The show features words from Eloise Unerman, Fionn McClouskey, Johny A, Dom Heslop (Devoted 1), Beth Davies, Kirsten Luckins (Apples & Snakes), Molly Ridley, Salma Lynch, Isaac Stovell, Jazz Walton, Jess Connelly & more, with shout outs to Gorilla Poetry, Suzannah Evans Confusion Species and others!
Part 1

Part 2

Festival thank you!

We just want to say a massive thank you to all the wonderful writers, partners, volunteers, creative professionals, and young writers that made Hive Young Writers festival a truly wonderful day on Saturday 14th April 2018.

Hive Young Writers Festival was a jam-packed day of word-based happenings for young writers (14-25) from across Yorkshire and the North attracting 100+ young writers. There were workshops, panel discussions & advice sessions with a wide range of writers, novelists, poets, playwrights and industry professionals.The festival was a chance to network, hear from professional writers, meet like-minded young writers, perform & of course, write!

This list of thanks may take some time because there were so many wonderful people in the mix, and every one of you helped to make a very special day happen!

Firstly a shout out to all the morning writers doing workshops, talks, or speaking on the panel, or doing both! (some of whom were also afternoon writers), to Dan Powell, Testament, Suzannah Evans, Steve Dearden, Lydia Allison, Dan Loops, Desiree Reynolds, Reece Williams, Kate Garett, Kirsten Luckins and Helen Johnson.  And then joining us for the afternoon – Clare Fisher, Andy Craven Griffiths, Billie Meredith, Bobby Anderson, Tim Leach, Stacey Sampson, Adam Lowe, and Laura Lindsay. What a smorgasbord of workshops and talks you offered! We know it’s rare to have that much choice under one roof, and even though nobody could be in several places at once, we hope what many young writers experienced has motivated you/them to seek out future opportunities to build skills and experience new insights into writing.

For the panel, lots of people asked questions I wouldn’t think of. The workshops were brilliantly led, with examples and stimulus. Hearing others inspired me so much, especially knowing that we all came from different backgrounds. 18, Doncaster

A huge thanks to all the writers who gave advice sessions on the day, to Desiree Reynolds, Kate Garrett, Stacey Sampson, Dan Powell, Kirsten Luckins, Apples & Snakes producer in the North (who also kindly chaired the morning panel), all for being so generous with your time, and to all the other writers who fitted chats in around workshops and lunch – and that was pretty much every writer who was there. You all cared so much and we thank you. Everywhere you looked young writers were sat talking to, and learning from, established writers and it was a joy to see.

Big thanks also to the advice and insights from our publishers Suzannah Evans (representing The Poetry Business), Jamie McGarry (Valley Press), Adam Lowe (Vada Magazine and Doghorn Press), & Brian Lewis (Longbarrow Press)

Further and massive thanks to Brain Lewis for manning a fabulous bookstall for the day and for somehow keeping track of it all with writers and publishers dropping books through the day and keeping a perfect tally of it all. Creatively energising thanks to Charly Calpin (Freehand) for her wonderful zine chill out zone, which was a lovely haven for some thinking and musing time.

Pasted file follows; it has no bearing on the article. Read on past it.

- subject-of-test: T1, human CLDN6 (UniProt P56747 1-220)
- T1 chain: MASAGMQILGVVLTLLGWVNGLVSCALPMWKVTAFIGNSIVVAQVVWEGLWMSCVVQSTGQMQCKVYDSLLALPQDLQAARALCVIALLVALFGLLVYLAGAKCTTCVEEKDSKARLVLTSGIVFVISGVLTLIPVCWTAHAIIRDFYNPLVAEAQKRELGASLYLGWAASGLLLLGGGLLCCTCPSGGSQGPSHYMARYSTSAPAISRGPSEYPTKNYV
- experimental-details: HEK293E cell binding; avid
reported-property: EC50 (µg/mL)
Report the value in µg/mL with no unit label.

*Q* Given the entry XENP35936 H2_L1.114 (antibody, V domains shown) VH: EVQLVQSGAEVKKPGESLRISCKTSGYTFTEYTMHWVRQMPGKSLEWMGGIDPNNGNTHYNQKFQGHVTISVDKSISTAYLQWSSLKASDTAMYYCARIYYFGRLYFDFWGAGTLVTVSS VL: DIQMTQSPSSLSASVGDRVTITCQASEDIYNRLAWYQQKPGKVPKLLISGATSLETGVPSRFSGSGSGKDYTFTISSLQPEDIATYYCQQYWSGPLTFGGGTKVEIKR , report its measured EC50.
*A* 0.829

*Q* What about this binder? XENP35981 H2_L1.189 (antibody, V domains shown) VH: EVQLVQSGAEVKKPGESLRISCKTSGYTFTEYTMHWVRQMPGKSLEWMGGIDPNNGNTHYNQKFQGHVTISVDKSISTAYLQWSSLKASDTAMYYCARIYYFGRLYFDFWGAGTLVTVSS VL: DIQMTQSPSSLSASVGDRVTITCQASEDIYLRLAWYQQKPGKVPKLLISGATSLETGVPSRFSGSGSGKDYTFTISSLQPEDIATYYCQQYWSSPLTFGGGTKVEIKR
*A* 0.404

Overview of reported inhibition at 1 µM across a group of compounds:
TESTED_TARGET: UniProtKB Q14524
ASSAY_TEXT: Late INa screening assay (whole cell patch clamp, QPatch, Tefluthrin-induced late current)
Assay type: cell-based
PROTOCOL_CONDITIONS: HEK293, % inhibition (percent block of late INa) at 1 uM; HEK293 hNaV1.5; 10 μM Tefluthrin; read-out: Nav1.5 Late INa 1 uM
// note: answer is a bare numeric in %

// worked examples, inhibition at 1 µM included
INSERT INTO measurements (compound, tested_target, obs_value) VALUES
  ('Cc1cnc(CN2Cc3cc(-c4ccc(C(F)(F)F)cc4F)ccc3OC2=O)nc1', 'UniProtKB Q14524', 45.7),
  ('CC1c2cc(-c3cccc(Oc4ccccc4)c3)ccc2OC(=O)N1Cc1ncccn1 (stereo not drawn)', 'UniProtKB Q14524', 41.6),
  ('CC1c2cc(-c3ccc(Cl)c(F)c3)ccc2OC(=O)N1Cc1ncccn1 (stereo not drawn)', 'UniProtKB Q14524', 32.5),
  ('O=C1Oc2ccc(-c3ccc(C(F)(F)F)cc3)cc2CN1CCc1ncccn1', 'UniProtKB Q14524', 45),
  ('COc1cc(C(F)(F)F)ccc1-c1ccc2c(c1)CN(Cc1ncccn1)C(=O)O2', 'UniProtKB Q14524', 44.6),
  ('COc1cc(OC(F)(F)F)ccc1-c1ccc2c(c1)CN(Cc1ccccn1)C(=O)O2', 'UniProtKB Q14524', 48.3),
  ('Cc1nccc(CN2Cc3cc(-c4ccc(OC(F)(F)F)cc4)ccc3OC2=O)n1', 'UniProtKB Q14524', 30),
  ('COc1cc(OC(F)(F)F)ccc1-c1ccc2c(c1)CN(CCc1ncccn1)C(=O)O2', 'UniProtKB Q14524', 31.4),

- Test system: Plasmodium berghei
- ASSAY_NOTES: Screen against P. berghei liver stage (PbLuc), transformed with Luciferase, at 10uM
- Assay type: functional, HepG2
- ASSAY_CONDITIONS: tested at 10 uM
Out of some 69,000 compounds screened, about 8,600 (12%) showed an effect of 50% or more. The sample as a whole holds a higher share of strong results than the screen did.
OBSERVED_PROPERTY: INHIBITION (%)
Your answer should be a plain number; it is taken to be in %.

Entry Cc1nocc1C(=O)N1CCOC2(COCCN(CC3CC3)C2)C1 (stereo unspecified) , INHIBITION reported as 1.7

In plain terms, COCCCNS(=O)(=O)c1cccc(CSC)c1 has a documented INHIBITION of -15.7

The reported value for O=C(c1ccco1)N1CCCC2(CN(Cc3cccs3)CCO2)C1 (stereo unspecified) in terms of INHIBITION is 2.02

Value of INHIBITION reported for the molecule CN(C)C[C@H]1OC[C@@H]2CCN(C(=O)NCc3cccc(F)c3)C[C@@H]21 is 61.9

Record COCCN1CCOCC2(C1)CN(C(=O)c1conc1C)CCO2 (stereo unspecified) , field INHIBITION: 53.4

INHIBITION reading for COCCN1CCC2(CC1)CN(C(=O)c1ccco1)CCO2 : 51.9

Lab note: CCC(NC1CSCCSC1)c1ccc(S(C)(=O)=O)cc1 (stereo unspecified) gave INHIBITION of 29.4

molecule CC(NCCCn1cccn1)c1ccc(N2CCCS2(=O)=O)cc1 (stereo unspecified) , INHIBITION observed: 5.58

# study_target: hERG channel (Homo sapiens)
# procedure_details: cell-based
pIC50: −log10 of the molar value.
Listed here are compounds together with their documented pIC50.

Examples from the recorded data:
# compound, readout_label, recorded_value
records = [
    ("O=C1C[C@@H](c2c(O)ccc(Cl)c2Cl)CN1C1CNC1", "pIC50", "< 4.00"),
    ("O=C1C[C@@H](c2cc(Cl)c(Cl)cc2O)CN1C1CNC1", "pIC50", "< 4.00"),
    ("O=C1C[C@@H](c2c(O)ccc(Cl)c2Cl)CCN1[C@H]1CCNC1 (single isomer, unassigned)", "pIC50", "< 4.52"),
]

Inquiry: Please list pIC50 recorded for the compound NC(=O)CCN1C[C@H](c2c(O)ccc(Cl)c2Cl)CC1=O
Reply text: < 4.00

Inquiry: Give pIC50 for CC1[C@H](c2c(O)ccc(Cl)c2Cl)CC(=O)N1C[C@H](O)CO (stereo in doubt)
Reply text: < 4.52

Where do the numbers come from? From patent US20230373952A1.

Big thanks to the media people buzzing around, to broadcast journalism student Xanthe Palmer, Doncaster young writer, Isabelle Osborne (who managed to bag an interview with journalist Helen Johnson off the cuff on the day!), to young photographer, Caitlin Taff, and to the wonderful Spleeny, Sez and Evie from Sheffield Live FM’s Write Radio (hopefully there’s a show to follow).

I really enjoyed the workshops, they put me on the spot and made me write in a way I never have before. As someone who is new to creative writing (although I am nearing the upper age bracket), I found it very inspiring and motivational to see all the younger people expressing themselves, and at how skilled they were at their craft!  24, Hartlepool

Heartfelt thanks for the continuing support of our partners Grimm & Co, and to Steve Dearden and The Writing Squad for contributing funding and background support for the festival. Also to Andy Hill from First Story for run up support, and to Ilkley Lit Festival, and Apples & Snakes for letting us have Kirsten Luckins for the day! And just to say – If you missed the chance to go and experience Grimm and Co at the festival, do get in touch as they are keen to hear from young writers and creatives wanting volunteering experiences (see here).

And to the team of amazing staff and volunteers who were the backbone of the day – Core staff were the mighty Kiran Malhi-Bearn (front of house), with Vicky Morris, and Nik Perring (hosting), and their amazing team –Dominic Heslop (who also manned a wonderful warm and encouraging finale open mic), Zoe Cox, Michele Beck, Jen Booth, Marcus Grindlewald, and Mark Innes (who kindly manned the advice session timetable). All of you were an amazing and awesome support and as cliché as it sounds, yes it’s true – it simply couldn’t have been done without you!